Mountain Rivera was no punk. Mountain Rivera was almost the Heavyweight Champion of the World!

Mountain’s new life journey is about to start in Requiem for a Heavyweight. It’s a deep meaningful story that will brings together friendship, despair, love and dating. Alcoholism, reality checks, betrayal and loyalty.

Tagline – They beat him… they broke him… they betrayed him… but they could not crush the towering dignity of a real fighter!

The film will smash your emotions in a similar way to Cassius Clay’s pounding hammer like fists into the Mountains face. Though for us, the viewer, it will be a sucker punch to the gut…………….

Things I’ve learnt…….

  • Requiem for a Heavyweight started out as a teleplay play in 1956 for a television show called Playhouse 90.
  • It was written by Rod Serling who would go on to be immortalised in The Twilight Zone series.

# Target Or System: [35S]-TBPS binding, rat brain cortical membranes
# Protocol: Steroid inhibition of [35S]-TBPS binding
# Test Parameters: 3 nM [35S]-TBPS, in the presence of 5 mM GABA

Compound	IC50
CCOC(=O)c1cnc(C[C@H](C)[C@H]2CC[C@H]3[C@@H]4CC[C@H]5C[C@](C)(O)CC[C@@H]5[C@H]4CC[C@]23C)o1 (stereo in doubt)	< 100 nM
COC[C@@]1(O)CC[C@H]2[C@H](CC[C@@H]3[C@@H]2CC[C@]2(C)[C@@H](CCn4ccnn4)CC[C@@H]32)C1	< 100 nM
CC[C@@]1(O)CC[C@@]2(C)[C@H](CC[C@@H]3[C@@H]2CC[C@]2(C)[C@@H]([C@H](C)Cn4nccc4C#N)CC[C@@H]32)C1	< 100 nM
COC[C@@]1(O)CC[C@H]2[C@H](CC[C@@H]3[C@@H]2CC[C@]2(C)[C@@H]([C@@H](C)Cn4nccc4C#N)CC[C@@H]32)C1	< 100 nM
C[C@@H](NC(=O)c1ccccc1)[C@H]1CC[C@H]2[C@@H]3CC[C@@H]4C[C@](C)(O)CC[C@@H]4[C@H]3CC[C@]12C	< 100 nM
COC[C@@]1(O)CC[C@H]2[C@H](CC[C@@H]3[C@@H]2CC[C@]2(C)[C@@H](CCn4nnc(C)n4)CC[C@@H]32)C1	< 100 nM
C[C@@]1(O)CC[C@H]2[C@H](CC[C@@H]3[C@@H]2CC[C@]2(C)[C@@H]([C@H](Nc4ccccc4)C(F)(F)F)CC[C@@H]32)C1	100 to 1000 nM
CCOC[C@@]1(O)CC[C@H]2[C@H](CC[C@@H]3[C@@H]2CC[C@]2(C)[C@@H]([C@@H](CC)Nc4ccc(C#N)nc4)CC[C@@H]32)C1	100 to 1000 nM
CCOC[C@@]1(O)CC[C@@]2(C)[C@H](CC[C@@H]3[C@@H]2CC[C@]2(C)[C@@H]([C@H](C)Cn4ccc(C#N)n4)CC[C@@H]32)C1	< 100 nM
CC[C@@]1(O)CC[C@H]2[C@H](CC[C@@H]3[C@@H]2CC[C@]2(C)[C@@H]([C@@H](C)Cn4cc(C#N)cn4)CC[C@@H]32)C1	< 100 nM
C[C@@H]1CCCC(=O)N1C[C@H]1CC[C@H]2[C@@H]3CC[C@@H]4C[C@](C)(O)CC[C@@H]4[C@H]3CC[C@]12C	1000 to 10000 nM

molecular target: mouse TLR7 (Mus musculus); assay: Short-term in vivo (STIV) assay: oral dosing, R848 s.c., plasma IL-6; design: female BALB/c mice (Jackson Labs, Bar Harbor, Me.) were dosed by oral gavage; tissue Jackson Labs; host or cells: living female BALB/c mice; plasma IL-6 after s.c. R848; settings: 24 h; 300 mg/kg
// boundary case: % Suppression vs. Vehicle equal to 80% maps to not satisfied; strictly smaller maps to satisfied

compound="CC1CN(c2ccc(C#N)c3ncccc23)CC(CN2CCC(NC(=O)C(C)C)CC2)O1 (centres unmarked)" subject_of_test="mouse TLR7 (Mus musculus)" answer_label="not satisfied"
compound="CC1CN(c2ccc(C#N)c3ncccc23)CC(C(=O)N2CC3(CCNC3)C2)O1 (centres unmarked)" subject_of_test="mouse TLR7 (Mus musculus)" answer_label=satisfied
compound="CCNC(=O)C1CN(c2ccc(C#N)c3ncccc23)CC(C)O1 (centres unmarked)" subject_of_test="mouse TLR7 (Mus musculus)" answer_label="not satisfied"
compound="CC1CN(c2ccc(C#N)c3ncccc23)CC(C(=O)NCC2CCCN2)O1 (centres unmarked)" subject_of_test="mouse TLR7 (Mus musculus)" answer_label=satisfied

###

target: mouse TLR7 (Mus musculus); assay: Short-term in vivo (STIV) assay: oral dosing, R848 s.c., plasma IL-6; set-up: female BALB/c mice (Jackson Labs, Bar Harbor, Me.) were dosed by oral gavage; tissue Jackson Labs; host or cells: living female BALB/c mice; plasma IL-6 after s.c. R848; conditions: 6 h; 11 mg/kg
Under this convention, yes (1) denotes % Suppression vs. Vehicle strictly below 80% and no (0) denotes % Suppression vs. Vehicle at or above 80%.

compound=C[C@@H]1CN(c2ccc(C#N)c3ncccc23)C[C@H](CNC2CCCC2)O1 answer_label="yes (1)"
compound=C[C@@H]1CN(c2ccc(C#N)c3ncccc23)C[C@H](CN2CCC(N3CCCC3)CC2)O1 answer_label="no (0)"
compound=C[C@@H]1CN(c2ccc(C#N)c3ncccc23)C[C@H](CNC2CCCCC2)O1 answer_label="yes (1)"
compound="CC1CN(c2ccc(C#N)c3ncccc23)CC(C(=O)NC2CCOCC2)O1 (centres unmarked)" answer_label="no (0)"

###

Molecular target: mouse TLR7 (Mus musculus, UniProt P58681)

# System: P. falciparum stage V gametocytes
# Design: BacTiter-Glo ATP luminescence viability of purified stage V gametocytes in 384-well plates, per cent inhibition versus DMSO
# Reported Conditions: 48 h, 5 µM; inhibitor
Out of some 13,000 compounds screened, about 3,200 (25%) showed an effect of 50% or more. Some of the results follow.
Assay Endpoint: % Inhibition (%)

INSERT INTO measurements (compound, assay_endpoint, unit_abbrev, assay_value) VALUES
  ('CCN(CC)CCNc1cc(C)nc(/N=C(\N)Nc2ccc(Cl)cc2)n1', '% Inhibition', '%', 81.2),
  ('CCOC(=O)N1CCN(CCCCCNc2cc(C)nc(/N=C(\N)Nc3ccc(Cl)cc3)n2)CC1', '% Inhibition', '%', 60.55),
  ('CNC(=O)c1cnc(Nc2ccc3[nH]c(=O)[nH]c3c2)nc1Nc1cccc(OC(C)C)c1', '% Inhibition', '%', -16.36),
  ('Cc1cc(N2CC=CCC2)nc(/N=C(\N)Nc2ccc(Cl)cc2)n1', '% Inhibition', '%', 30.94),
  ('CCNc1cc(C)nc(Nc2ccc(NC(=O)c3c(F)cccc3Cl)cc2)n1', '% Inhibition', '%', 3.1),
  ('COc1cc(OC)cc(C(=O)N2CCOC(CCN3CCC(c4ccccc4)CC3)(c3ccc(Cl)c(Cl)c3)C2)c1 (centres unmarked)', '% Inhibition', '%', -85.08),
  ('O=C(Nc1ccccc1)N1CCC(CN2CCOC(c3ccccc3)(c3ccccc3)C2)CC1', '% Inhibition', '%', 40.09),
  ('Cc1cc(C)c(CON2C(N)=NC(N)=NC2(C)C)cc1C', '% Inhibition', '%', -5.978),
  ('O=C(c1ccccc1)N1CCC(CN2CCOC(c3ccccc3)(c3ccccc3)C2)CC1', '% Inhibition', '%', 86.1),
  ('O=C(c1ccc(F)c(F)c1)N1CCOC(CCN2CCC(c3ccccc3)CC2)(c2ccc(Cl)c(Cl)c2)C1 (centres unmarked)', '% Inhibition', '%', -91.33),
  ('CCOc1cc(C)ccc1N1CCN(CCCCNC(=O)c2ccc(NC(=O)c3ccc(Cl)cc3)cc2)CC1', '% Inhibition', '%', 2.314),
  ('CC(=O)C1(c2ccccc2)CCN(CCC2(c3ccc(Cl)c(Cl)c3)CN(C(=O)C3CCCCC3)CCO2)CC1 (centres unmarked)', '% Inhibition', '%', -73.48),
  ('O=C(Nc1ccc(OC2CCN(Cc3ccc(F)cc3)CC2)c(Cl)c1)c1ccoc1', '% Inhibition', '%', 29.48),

• The movie is directed by Ralph Nelson who worked with Sidney Poitier on a number of occasions in the films Lilies of the Field (1963) Duel At Diablo (1966) and The Wilby Conspiracy (1975)
  • The original play featured Jack Palance in the Mountain role. Keenan Wynn as Maish and Keenan’s Dad Ed Wynn as the cut-man Army.
  • The caring heart, love interest is Grace played by Kim Hunter in the play and Julie Harris in the film.
  • There have been many play version’s covered in different countries with a BBC one for Sunday Night Theater that starred Sean Connery, George Margo, Warren Mitchell and Jacqueline Hill.


Requiem for a Heavyweight is expertly written and a perfectly played out drama. The opening scene that starts within the boxing ring can only be described with the cliche words of “It’s a knockout!“. You feel the raw power of that scene. The moment you see his reflection in the mirror, you understand. The way his instinct, grit and determination to get his unaware broken self back in the ring, again you understand. A proud man. Now lost to all he knows.